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Summary – Many Lenses: An Introduction (Mark Pegrum)

January 13, 2010

Pegrum starts by using an example of textspeak from a student and then unveils the many issues attached to it to then introduce the many “lenses”. These “lenses” are being presented as a means to fully review and then understand technology and its impact on us – both as a society and as individuals.

These five lenses are

technological lens
pedagogical lens
social lens
socio-political lens
ecological lens

– technological lense

This “view” focuses on reviewing the affordances (costs / benefits) attached to a given piece of technology. What can be done with it? For example, the student using “texting” (coded text) in their SMS message AND their essay. If we examine the rationale and purpose for using Text – SMS – we discover that it is attractive because it is a cost effective (shortened words = shorter message = lower cost) and time effective (saves time using symbols rather than full words) way to communicate with others.

– pedagogical lens
This “view” focuses on reviewing the impact of technology on teaching and education. How technology exposes the “effectiveness” or “ineffectiveness” of teaching pedagogy / methods. Identification of what is now important to learn – content vs process. If we examine the student and their “texting” we see problems with assessing the “written word”. What has been learned? Grammar and sentence structure exists, but the use of symbols to realize phonetics communicates to some but not to all. What now needs to be learned? Context of communications .. now becomes an important focus – before only correctly spelled words were the norm. New competing “norm” emerging.. but for what context? Disagreements amongst educators about how literacy should be defined and taught.

– social lens
This “view” focuses on the “social context” of technology. Here it looks at how technology is used to help “build identity” – a digital identity in many societies around the world. How technology appears to promote individual freedom and expression – perhaps at the cost of social standards. In the case of the “texting” example, there was a great deal of media attention paid to the story. Why? Perhaps because language standards have long been associated witih moral standards. Texting threatens that paradigm – for some permitting “texting” is to permit a decline in “moral standards”. New questions emerge. What was the student’s rationale for using it? Is it simply because it’s efficient in cost and time .. or is it a linguistic rebellion on the part of a teen? Social questions.

– socio-political level lens
This “view” focuses on how technology impacts the socio-political stage. How does digital technology impact on “stratifying” groups in society? For example, those who can afford to use technology versus those who can’t.. how are they impacted, categorized or even disenfranchised by society? How has technology aided or abated political positions.. changed political processes .. changed the political landscape? The digital divide is as much a literacy issue as it is an economic issue. There is a good side to using tech – to realize social change… but there is a dark side of using tech too. ( realize terrorist cells / activities .. before individuals with extremist views were isolated but now they can find support online from others of similar persuasion to create active vibrant virtual communities. How does mainstream society deal with this sort of challenge? Is it possible to see “texting” by a student as subversive? When is it and when is it not?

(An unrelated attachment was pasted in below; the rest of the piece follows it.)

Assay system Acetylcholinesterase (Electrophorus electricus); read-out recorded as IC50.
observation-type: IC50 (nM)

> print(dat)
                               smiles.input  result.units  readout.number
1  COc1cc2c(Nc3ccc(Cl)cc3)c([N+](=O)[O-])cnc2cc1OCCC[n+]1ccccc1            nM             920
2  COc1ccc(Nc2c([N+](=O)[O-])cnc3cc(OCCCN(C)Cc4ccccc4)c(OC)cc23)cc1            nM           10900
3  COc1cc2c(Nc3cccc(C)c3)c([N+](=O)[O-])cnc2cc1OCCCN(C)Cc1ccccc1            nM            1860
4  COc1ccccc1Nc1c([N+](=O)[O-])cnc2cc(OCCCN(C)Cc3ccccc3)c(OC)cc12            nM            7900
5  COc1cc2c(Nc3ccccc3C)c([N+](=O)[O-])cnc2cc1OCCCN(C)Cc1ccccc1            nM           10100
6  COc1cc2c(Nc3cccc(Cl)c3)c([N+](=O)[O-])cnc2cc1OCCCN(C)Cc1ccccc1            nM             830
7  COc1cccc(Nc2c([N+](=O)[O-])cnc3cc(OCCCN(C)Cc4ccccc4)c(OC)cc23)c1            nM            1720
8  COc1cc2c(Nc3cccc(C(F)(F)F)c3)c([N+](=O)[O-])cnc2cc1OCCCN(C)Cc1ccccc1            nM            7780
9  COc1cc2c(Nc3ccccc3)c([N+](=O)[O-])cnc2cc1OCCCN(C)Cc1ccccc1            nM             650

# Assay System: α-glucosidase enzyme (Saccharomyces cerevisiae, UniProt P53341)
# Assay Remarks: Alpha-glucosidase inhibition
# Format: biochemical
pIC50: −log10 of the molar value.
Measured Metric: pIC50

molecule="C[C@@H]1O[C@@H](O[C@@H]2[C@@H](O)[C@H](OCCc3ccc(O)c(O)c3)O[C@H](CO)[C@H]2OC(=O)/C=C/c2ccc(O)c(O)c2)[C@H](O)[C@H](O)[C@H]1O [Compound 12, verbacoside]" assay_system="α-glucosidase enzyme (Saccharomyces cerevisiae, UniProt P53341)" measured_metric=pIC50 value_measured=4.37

– ecological lens
This “view” focuses on how technology presents us with new physical and mental challenges. We realize the importance of being connected online and there is almost no likelihood of returning to days without digital technology but how much is too much? What impact does it have on our well being? What is an appropriate integration of technology into a society’s and individual’s lives? Internet addiction clinics signal imbalances. Are unhealthy lifestyles being reinforced by technology? Overloaded minds, neglected bodies

Key quotes for me.

???You look at technology as a tool. We look at technology as a foundation – it???s totally
integrated into what we do???
student of Marc Prensky

When teaching through digital technologies,educators have a responsibility to help students explore the power of these new tools to craft individual and communal stories, but also to help them perceive and compensate for their limitations and dangers.
Pegrum, M. (n.d.)- p 12

When teaching about digital technologies, educators have a responsibility to help students appraise the new tools through technological, pedagogical, social, sociopolitical and ecological lenses.
Pegrum, M. (n.d.)- p 12


A good read. Causes me to focus my attention on the ripple effect of technology
much like looking at any other ubiquitous tool in today’s society (i.e. the car – purpose served, tradeoffs, how it has evolved, may evolve, what it communicates about our values & beliefs). Essentially, Pegum offers a holistic view of digital technologies in general with the aim of promoting a more heuristic approach in our use of them.


Pegrum, M. (2007, May 31). Future hype. e-language. Retrieved January 13, 2010, from

Pegrum, M. (2010, January). Mark Pegrum – Introduction to Multiliteracies. goodbyegutenberg. pbwiki, . Retrieved January 12, 2010, from

Pegrum, M. (n.d.). Many Lenses: An Introduction. In From Blogs to Bombs. Retrieved from…


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  1. Paula permalink

    Great summary Jim. Thanks a lot for sharing it. We will all find it very useful.

  2. Maria Bossa permalink

    You couldn’t have summerized it in a much better way!! Thumbs up, congrats! šŸ™‚

  3. Nina Liakos permalink

    Yes, thanks for this succinct retelling.

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